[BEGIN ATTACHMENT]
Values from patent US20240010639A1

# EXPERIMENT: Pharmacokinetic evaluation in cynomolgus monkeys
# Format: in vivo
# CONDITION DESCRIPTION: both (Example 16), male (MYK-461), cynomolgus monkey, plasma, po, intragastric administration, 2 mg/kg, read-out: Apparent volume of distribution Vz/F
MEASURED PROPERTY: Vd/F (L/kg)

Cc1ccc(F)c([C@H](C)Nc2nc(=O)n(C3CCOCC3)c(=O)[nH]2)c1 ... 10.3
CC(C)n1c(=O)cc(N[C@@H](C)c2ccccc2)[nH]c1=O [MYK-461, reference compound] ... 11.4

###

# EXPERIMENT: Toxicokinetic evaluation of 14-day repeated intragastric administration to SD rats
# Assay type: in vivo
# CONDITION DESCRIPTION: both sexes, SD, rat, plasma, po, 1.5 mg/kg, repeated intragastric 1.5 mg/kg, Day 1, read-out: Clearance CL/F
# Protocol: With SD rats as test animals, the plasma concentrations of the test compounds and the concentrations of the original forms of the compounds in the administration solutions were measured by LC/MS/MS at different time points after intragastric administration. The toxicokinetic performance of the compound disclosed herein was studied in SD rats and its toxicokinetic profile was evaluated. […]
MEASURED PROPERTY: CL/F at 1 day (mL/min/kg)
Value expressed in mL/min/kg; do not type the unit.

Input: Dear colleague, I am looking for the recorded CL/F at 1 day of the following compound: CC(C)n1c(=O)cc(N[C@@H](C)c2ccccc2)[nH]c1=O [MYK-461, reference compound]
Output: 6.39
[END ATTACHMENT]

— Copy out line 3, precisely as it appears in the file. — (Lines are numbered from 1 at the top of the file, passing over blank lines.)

# Format: in vivo